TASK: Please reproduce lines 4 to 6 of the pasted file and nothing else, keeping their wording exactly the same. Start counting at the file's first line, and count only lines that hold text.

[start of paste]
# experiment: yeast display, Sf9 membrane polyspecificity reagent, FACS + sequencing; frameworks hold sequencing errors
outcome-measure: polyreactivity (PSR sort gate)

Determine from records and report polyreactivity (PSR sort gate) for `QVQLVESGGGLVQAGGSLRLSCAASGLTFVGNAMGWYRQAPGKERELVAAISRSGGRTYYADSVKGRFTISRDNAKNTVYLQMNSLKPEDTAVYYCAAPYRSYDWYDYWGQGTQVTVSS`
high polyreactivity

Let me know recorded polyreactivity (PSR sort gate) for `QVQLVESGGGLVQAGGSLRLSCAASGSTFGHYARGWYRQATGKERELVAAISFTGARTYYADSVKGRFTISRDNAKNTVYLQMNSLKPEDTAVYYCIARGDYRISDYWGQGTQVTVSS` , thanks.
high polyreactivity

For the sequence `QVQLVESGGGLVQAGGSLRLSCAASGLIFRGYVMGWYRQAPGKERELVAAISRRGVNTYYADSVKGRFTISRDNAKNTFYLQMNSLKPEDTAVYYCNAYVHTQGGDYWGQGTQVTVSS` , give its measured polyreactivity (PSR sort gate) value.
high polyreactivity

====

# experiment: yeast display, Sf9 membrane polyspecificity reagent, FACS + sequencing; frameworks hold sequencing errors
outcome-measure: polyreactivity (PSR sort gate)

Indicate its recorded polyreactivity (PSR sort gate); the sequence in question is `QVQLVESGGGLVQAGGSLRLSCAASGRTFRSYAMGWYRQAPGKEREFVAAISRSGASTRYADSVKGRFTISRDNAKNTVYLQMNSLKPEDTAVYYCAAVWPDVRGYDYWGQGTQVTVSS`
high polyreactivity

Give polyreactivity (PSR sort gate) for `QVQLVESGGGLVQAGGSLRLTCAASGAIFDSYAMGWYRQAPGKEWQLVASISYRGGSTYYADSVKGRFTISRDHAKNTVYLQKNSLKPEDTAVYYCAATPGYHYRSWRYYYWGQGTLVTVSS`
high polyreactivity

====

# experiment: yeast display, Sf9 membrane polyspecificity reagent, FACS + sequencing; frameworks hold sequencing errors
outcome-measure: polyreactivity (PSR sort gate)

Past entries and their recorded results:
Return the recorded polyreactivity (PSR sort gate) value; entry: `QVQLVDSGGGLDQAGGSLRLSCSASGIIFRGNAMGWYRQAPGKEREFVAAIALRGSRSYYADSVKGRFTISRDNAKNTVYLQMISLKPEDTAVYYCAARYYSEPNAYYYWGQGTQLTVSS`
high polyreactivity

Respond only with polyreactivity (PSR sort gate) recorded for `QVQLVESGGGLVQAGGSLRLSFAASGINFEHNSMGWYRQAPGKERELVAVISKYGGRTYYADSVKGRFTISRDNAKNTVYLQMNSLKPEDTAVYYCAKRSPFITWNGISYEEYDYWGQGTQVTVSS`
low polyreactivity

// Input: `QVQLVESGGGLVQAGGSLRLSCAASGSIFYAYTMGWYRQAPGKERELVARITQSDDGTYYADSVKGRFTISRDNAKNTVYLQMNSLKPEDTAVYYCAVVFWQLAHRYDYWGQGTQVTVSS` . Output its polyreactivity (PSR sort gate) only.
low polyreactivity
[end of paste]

high polyreactivity

Let me know recorded polyreactivity (PSR sort gate) for `QVQLVESGGGLVQAGGSLRLSCAASGSTFGHYARGWYRQATGKERELVAAISFTGARTYYADSVKGRFTISRDNAKNTVYLQMNSLKPEDTAVYYCIARGDYRISDYWGQGTQVTVSS` , thanks.
high polyreactivity